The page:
“You’re both fired,” Fury said.
Clint stared at him. “The fuck?”
Natasha pressed her lips together and didn’t say anything.
“Your termination is effective immediately. In the interest of concluding your relationship with SHIELD on an amicable basis the agency is providing each of you with a generous separation package.”
“Are you fucking kidding me?” Clint said.
“Your severance is conditional upon you signing a release of claims maintaining confidentiality and a smooth, professional transition.”
“What the actual fuck?”
Fury glared at Clint with a single, steely eye. “Son, are you gonna shut the fuck up and listen to my termination speech or are you gonna get my boot up your ass?”
Clint snapped his mouth shut and crossed his arms stubbornly across his chest.
Fury sighed and leaned back in his chair. “Can either of you tell me what your primary occupational specialty is?”
“Clandestine human intelligence gathering and counterintelligence operations,” Natasha supplied stoically.
“Clandestine operations,” Fury repeated. “You turn on a TV lately, Barton? Your faces are on every channel, including the motherfucking Cartoon Network. My nephew keeps pestering me to get your goddamn autograph. I’m afraid SHIELD just doesn’t have a use for you anymore.”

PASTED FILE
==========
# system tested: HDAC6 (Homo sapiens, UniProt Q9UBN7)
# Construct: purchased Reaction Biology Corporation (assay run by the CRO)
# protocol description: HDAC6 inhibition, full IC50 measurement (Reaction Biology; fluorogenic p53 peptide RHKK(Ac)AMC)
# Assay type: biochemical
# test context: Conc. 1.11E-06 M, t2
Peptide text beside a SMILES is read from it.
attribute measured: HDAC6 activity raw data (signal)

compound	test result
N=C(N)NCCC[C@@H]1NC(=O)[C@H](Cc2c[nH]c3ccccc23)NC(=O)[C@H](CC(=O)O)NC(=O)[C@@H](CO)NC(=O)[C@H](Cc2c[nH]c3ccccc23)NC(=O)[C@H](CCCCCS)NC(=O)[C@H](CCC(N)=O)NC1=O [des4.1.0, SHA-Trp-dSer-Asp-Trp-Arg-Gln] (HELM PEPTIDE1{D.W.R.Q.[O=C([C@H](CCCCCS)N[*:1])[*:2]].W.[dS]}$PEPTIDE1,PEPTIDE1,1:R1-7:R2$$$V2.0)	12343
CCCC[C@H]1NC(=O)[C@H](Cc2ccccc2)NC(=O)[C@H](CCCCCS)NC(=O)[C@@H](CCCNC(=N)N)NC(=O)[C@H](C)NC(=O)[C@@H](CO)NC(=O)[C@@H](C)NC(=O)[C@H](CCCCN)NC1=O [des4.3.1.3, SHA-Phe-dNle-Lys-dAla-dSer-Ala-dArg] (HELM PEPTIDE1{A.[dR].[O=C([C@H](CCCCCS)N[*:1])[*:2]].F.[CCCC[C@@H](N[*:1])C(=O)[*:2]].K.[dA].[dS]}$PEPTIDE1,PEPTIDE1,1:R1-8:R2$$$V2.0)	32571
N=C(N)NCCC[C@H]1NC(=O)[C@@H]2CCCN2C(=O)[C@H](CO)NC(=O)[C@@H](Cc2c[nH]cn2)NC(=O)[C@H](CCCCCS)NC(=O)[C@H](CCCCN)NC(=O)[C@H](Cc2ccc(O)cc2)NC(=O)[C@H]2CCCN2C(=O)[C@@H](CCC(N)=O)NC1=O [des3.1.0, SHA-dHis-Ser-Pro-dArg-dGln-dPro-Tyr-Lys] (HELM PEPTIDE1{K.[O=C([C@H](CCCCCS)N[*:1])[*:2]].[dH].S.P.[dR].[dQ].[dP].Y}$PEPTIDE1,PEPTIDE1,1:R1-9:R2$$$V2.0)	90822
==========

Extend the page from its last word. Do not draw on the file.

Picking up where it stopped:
“But we helped save the world!” Clint protested feebly.
“And we thank you for your service,” Fury told them, sliding a pair of thick packets across the desk. “Enjoy civilian life.”
“You can’t honestly tell me you’re surprised,” Natasha said, half a bottle of tequila later.
After they’d completed all their SHIELD exit interviews and cleaned out their desks and lockers, they’d ended up at a divey Mexican restaurant with greasy enchiladas and a surprisingly excellent selection of tequilas.
“Not really,” Clint admitted grudgingly. “Guess I don’t blame ’em for not trusting me.”
Natasha frowned. “It’s not about that.”
“Bullshit.” Clint downed another shot and set his glass upside down on the bar beside the others, all lined up in a neat little row like toy soldiers. “Coulson—”